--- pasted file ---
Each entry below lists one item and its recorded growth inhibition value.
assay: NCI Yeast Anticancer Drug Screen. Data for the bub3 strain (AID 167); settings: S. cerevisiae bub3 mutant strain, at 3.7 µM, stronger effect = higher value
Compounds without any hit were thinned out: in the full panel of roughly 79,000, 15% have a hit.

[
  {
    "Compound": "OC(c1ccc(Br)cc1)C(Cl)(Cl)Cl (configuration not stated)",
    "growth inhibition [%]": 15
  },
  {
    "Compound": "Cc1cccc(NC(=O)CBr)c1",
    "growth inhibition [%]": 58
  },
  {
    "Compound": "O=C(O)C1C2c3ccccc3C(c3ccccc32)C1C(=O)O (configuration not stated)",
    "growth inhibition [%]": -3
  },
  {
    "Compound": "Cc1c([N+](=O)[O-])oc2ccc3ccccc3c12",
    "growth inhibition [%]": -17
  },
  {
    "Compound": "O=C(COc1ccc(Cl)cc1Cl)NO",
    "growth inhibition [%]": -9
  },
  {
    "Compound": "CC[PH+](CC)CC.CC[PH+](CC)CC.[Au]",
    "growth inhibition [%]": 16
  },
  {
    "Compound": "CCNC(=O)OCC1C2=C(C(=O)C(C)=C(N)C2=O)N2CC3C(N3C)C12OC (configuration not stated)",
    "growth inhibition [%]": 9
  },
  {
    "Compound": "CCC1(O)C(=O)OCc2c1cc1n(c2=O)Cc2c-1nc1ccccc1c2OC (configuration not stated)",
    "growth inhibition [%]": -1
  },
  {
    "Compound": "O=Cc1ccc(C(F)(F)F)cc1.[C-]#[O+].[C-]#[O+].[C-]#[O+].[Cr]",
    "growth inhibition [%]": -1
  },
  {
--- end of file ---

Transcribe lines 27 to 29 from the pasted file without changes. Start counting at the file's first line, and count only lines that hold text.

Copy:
    "growth inhibition [%]": 16
  },
  {